I am trying to plot the region over which a function of two (real) parameters a and b is real-valued, using RegionPlot and MatchQ. In general this will be a complicated function with real and complex parts, but to illustrate the query I will use a simple function, a^2 + b^2:

RegionPlot[MatchQ[(a^2 + b^2), _Real],{a,-2,2},{b,-2,2}]

As expected, RegionPlot colors the whole region. This is because RegionPlot presumably evaluates its predicate - here MatchQ - on the a,b mesh before plotting, so that the expression a^2+b^2 in MatchQ is manifestly real, i.e. the Head of the resulting expression is Real and MatchQ evaluates to True. On its own however, with no contextual information on a or b,

MatchQ[(a^2 + b^2), _Real]

evaluates to


as expected. Now if I replace a^2+b^2 with

Evaluate[Expand[(a + I b) (a - I b)]]


RegionPlot[MatchQ[Evaluate[Expand[(a + I b) (a - I b)]], _Real],{a,-2,2},{b,-2,2}]

RegionPlot displays a completely blank region (also the case for ComplexExpand). Since Evaluate should have presumably overridden the HoldAll attribute of RegionPlot, I would have expected the expression to evaluate to Real and therefore for the MatchQ to evaluate to True, so why doesn't RegionPlot display the region in this case?

  • 2
    $\begingroup$ Evaluate overrides only Hold-attributes of heads immediately enclosing it, but you have another layer here (MatchQ). This discussion might help. $\endgroup$ Commented May 6, 2012 at 11:49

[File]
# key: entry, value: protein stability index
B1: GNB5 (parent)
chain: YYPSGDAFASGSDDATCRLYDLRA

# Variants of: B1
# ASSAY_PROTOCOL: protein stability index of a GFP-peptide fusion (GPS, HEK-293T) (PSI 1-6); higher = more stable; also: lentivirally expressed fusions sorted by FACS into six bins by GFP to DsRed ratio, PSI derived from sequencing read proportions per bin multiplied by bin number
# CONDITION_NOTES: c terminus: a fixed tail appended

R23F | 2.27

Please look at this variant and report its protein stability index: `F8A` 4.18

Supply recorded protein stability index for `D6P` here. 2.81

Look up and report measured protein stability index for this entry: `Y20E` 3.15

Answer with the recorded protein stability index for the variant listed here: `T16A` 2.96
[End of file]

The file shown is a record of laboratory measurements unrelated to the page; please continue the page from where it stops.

• $\begingroup$ thanks for the link: yes, a useful and comprehensive discussion on lexical vs dynamic scoping. $\endgroup$
    – NCM
    Commented May 7, 2012 at 2:02

2 Answers 2


As it turns out, the Evaluate is only evaluated immediately if it is top level in the argument, as the following code shows:

==> Hold[2]
==> Hold[f[Evaluate[1+1]]]

Since in your code it is not top level, it is passed on together with the rest of the expression to RegionPlot. It is evaluated at a point where the variables already have numerical values. And this gives a complex result with imaginary part numerically zero, as the following proves:

f[Head[Evaluate[(a+I b)(a-I b)]]]
==> Complex
f[(a+I b)(a-I b)]
==> 2.+0. I

You can get rid of the numerically zero imaginary part by using Chop:

RegionPlot[MatchQ[Chop@Evaluate[Expand[(a+I b) (a-I b)]],_Real],{a,-2,2},{b,-2,2}]

More generally, to evaluate just part of an expression passed to a function with HoldAll attribute, you can use With:

With[{expr=Expand[(a+I b)(a-I b)]},
  • $\begingroup$ Many thanks: I suspect Chopping will likely be required with the actual function concerned so appreciate the pointer. Useful tip on the evaluation sequence. $\endgroup$
    – NCM
    Commented May 6, 2012 at 14:57
  • $\begingroup$ @NCM: Thank you for the accept. $\endgroup$
    – celtschk
    Commented May 6, 2012 at 16:01

I haven't tried to fix your code, but I suppose I would try to plot the region like so

RegionPlot[Sqrt[1 - (x^2 + y^2)] == 
  Re[Sqrt[1 - (x^2 + y^2)]], {x, -2, 2}, {y, -2, 2}]

Or even using DensityPlot, which only plots spots where the function is real.

DensityPlot[Sqrt[1 - (x^2 + y^2)], {x, -2, 2}, {y, -2, 2}]
  • $\begingroup$ RegionPlot[Im[Sqrt[1 - (x^2 + y^2)]] == 0, ...] works as well. $\endgroup$
    – Heike
    Commented May 6, 2012 at 12:48
  • $\begingroup$ thanks - the function in my example wasn't so important really and in practice will be much more complicated anyway; I wanted to understand the evaluation mechanism which (I think) I now do. $\endgroup$
    – NCM
    Commented May 7, 2012 at 2:08

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